Best ways to spend travel money in India: Debit and prepaid cards

Learn more about the best types of plastic to use when spending money in India.

You’ll be able to spend on your credit or debit card in many places in India and banks and ATMs are widely available, even in smaller villages. That said, plastic won’t be accepted everywhere so it’s wise to also take some cash with you. This will also come in handy for taxi fares and markets.

Low–cost travel money options for India

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UK debit cards

Using a debit card is a quick and convenient way to pay for purchases in shops and restaurants. It also gives you the option of being able to withdraw cash whenever you need it. However, you’ll need to watch out for foreign usage fees.

Many debit cards will charge a foreign transaction fee of between 2.75% and 2.99% every time you make a purchase. If you withdraw cash, a further fee of around 2–2.75% will be charged on top. That means if you withdrew £100, you could be charged around £5.74 (£2.99 + £2.75).

For this reason, you should look for a debit card that won’t charge foreign usage fees.

Pros

  • Easy to pay for items in shops and restaurants
  • Can also withdraw cash from ATMs
  • Safer than carrying around a lot of cash

Cons

  • Some debit cards charge high foreign usage fees
  • Not accepted everywhere

Prepaid travel cards

Prepaid travel cards can be loaded with foreign currency before you set off on holiday, letting you lock in a set exchange rate. Unfortunately, not many prepaid cards allow you to preload Indian rupees.

Another option is to load your prepaid card with pounds and this will then be exchanged into rupees when you spend. Prepaid card providers use the interbank exchange rate or Mastercard or Visa’s exchange rate. In some cases, they might apply a fee on top.

Prepaid travel cards can be a good option for budgeting as you can only spend what’s on the card. You’ll need to top up again if you need more funds.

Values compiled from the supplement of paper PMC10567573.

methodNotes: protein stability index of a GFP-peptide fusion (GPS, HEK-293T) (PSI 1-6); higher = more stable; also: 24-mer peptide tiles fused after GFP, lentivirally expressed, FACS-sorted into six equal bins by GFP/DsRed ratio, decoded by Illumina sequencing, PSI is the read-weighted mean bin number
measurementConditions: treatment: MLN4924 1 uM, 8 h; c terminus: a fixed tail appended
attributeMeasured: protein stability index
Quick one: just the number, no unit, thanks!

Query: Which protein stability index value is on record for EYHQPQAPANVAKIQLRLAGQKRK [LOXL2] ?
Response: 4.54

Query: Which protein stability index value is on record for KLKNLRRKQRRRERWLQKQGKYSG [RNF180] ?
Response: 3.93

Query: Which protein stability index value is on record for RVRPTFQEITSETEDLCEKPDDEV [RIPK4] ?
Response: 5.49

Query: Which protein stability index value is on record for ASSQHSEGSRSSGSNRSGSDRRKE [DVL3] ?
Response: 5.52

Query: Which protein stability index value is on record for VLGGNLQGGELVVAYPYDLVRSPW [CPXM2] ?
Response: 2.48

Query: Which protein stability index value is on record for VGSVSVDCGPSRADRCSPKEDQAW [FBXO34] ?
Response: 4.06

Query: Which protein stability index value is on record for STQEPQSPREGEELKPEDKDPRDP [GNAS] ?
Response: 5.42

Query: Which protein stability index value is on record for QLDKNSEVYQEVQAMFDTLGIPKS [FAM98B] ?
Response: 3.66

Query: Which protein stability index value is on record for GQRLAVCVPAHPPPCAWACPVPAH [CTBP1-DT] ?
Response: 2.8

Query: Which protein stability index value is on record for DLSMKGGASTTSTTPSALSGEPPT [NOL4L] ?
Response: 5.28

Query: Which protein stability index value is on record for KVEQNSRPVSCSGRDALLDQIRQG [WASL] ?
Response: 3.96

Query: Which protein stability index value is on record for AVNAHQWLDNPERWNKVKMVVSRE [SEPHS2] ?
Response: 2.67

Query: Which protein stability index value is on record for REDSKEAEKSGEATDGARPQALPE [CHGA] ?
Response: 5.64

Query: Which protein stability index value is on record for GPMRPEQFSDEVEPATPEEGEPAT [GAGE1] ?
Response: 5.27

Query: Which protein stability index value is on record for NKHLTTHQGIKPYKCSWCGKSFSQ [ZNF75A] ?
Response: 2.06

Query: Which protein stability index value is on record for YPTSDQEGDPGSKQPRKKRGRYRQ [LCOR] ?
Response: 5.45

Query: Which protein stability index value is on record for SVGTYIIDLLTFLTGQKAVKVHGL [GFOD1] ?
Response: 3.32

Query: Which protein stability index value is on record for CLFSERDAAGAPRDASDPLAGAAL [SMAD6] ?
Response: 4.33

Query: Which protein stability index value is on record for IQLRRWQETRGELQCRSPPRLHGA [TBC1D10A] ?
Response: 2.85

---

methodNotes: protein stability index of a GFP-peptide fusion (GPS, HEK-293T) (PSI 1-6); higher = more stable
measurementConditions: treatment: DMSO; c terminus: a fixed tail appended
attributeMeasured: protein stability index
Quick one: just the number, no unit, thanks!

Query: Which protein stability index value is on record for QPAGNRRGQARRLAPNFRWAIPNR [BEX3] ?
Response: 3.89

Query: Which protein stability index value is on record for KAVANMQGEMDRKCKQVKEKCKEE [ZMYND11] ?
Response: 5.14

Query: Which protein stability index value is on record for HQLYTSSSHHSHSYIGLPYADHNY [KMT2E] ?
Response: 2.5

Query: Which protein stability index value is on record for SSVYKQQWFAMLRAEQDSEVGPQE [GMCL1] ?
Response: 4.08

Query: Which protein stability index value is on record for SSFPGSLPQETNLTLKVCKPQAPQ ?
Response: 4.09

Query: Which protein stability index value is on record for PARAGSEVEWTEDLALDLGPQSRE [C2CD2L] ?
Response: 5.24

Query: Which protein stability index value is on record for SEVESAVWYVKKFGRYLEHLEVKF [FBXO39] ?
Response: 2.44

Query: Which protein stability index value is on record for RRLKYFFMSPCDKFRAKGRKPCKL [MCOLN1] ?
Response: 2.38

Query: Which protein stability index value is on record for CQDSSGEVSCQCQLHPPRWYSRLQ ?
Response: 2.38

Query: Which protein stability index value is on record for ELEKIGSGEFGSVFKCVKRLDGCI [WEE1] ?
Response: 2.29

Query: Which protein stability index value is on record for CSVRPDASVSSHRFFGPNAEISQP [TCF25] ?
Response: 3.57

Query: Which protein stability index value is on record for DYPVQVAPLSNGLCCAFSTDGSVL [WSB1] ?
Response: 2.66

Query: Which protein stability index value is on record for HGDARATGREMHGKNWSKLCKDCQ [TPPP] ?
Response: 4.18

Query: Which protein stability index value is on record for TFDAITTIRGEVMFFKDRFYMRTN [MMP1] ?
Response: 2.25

Pros

  • Can help with budgeting
  • Not connected to your bank account if your card is stolen
  • Some won’t charge foreign usage fees
  • Many don’t require a credit check

Cons

  • Won’t be accepted everywhere, for example, car hire firms and petrol stations
  • Fees can apply for topping up your card or being sent a replacement
  • Some ATMs may charge a fee

Credit cards

A credit card can also be a convenient way to pay in shops and restaurants. Plus, all purchases costing more than £100 and up to £30,000 will be protected under Section 75 of the Consumer Credit Act.

The downside is that you may have to pay interest if you don’t clear your balance each month and foreign usage fees can be high. You may have to pay a fee of around 2.99% for foreign transactions and if you withdraw cash, a further cash advance fee will apply. This means it’s best to look for a credit card that won’t charge these fees.

That said, it’s best not to use your credit card for cash withdrawals at all, even if it doesn’t charge a fee. That’s because interest will be charged from the date of the transaction, even if you pay off your balance in full that month.

Pros

  • Widely accepted
  • Section 75 protection
  • Safer than carrying around cash
  • Access to funds up to your credit limit

Cons

  • Foreign usage fees can apply
  • Interest may be charged if you don’t clear your balance
  • Expensive for cash withdrawals

Traveller’s cheques

Traveller’s cheques are no longer as popular as they once were, but you can still use them in India. However, you’ll need to watch out for high fees for cashing them in, so make sure you shop around and compare options.

Pros

  • Safer than carrying cash
  • Widely accepted

Cons

  • Can be costly to cash in

How many rupees do I need to bring to India?

High season premiums will add to the cost of your Indian summer, but the cost of living and travel varies depending on where you are in the country. Off-season, prices drop dramatically.

Find out some typical prices in New Delhi, India

BudgetMid-rangeExpensive
bldg

Hostel or dorm

£10–£15 per night

3-star hotel in New Delhi
£20–£55 per night
5-star hotel in New Delhi
£70–£200+
utensilPani puri (street food)
50p
Dinner for 2 at a casual restaurant
£10–£15
Fine dining
£7–£15 per dish
cameraExplore markets
for free!
Visit the Red Fort
70p per person
Day trip to the Taj Mahal
£20–£40

*Prices are for example purposes only.

Exchange rate history (GBP to INR)

YearAverage annual exchange British pound (GBP) to Indian rupee (INR)
202095.124
2021101.6955
202297.0451
2023102.7164
2024105.2452

*2024 rate is the average up to 18 April 2024.

Bottom line

There are a number of different options to explore when thinking about how to spend in India, so you’ll need to consider which option is most convenient for you. If you’d prefer to stick to a budget, you might prefer a prepaid card. But if you’re happy to go with the flow, you might prefer a debit or credit card. Whichever option you choose, try to find one that charges low or no foreign usage fees and make sure you also take some cash with you so that you’re covered for all events.

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